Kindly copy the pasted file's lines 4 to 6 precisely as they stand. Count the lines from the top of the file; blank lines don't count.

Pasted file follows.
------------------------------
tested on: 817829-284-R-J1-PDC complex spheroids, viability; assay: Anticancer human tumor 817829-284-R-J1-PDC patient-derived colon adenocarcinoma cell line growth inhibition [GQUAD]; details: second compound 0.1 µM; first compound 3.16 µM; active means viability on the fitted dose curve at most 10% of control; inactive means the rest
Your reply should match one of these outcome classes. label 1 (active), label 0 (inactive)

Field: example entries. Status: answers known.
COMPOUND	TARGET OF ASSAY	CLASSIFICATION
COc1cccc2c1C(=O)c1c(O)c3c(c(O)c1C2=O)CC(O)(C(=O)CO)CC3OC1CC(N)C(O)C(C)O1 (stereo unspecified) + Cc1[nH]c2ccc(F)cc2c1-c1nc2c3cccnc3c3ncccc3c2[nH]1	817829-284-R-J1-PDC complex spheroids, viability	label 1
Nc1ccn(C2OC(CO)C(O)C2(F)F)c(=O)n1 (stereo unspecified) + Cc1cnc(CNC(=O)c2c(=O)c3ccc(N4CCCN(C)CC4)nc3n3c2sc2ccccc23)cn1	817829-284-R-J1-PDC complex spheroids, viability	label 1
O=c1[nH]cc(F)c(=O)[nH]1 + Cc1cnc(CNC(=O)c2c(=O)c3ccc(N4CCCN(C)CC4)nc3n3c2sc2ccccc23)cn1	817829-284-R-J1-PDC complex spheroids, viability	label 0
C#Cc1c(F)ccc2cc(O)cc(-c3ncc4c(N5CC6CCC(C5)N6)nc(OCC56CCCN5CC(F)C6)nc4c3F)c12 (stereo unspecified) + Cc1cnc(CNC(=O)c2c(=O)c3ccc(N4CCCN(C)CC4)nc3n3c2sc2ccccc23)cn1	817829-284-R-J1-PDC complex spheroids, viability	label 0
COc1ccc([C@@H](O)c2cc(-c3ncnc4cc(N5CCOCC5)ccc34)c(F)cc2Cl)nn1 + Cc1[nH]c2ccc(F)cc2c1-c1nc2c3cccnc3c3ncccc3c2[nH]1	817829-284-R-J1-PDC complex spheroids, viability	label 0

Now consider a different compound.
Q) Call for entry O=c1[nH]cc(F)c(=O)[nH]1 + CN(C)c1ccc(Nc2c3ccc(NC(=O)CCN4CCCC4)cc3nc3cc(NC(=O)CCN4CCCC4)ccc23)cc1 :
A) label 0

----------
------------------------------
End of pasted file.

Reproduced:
COMPOUND	TARGET OF ASSAY	CLASSIFICATION
COc1cccc2c1C(=O)c1c(O)c3c(c(O)c1C2=O)CC(O)(C(=O)CO)CC3OC1CC(N)C(O)C(C)O1 (stereo unspecified) + Cc1[nH]c2ccc(F)cc2c1-c1nc2c3cccnc3c3ncccc3c2[nH]1	817829-284-R-J1-PDC complex spheroids, viability	label 1
Nc1ccn(C2OC(CO)C(O)C2(F)F)c(=O)n1 (stereo unspecified) + Cc1cnc(CNC(=O)c2c(=O)c3ccc(N4CCCN(C)CC4)nc3n3c2sc2ccccc23)cn1	817829-284-R-J1-PDC complex spheroids, viability	label 1